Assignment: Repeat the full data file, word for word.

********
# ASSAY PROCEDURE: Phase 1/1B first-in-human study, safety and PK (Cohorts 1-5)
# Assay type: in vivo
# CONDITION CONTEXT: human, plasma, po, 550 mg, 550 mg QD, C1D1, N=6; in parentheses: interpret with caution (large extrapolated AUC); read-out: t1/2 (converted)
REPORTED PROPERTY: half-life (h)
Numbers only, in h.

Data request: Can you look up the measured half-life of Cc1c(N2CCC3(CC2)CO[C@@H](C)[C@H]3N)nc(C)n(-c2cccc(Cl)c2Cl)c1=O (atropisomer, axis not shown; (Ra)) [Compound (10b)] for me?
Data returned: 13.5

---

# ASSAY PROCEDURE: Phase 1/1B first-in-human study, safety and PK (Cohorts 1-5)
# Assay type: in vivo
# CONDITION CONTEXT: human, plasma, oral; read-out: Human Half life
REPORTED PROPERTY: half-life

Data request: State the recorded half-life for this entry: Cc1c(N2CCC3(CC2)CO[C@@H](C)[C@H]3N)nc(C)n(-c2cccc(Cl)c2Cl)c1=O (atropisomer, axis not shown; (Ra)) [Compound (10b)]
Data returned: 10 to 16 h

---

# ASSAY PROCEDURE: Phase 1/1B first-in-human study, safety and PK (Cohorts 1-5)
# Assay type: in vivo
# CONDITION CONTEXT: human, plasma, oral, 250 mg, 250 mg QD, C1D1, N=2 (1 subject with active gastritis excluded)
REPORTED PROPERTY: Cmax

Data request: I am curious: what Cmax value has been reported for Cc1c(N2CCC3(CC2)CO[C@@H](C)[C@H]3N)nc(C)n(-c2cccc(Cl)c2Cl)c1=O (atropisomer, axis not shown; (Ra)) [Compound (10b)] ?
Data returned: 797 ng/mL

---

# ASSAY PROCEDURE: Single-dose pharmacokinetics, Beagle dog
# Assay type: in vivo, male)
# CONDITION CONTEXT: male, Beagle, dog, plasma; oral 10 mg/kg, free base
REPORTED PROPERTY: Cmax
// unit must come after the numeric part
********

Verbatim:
# ASSAY PROCEDURE: Phase 1/1B first-in-human study, safety and PK (Cohorts 1-5)
# Assay type: in vivo
# CONDITION CONTEXT: human, plasma, po, 550 mg, 550 mg QD, C1D1, N=6; in parentheses: interpret with caution (large extrapolated AUC); read-out: t1/2 (converted)
REPORTED PROPERTY: half-life (h)
Numbers only, in h.

Data request: Can you look up the measured half-life of Cc1c(N2CCC3(CC2)CO[C@@H](C)[C@H]3N)nc(C)n(-c2cccc(Cl)c2Cl)c1=O (atropisomer, axis not shown; (Ra)) [Compound (10b)] for me?
Data returned: 13.5

---

# ASSAY PROCEDURE: Phase 1/1B first-in-human study, safety and PK (Cohorts 1-5)
# Assay type: in vivo
# CONDITION CONTEXT: human, plasma, oral; read-out: Human Half life
REPORTED PROPERTY: half-life

Data request: State the recorded half-life for this entry: Cc1c(N2CCC3(CC2)CO[C@@H](C)[C@H]3N)nc(C)n(-c2cccc(Cl)c2Cl)c1=O (atropisomer, axis not shown; (Ra)) [Compound (10b)]
Data returned: 10 to 16 h

---

# ASSAY PROCEDURE: Phase 1/1B first-in-human study, safety and PK (Cohorts 1-5)
# Assay type: in vivo
# CONDITION CONTEXT: human, plasma, oral, 250 mg, 250 mg QD, C1D1, N=2 (1 subject with active gastritis excluded)
REPORTED PROPERTY: Cmax

Data request: I am curious: what Cmax value has been reported for Cc1c(N2CCC3(CC2)CO[C@@H](C)[C@H]3N)nc(C)n(-c2cccc(Cl)c2Cl)c1=O (atropisomer, axis not shown; (Ra)) [Compound (10b)] ?
Data returned: 797 ng/mL

---

# ASSAY PROCEDURE: Single-dose pharmacokinetics, Beagle dog
# Assay type: in vivo, male)
# CONDITION CONTEXT: male, Beagle, dog, plasma; oral 10 mg/kg, free base
REPORTED PROPERTY: Cmax
// unit must come after the numeric part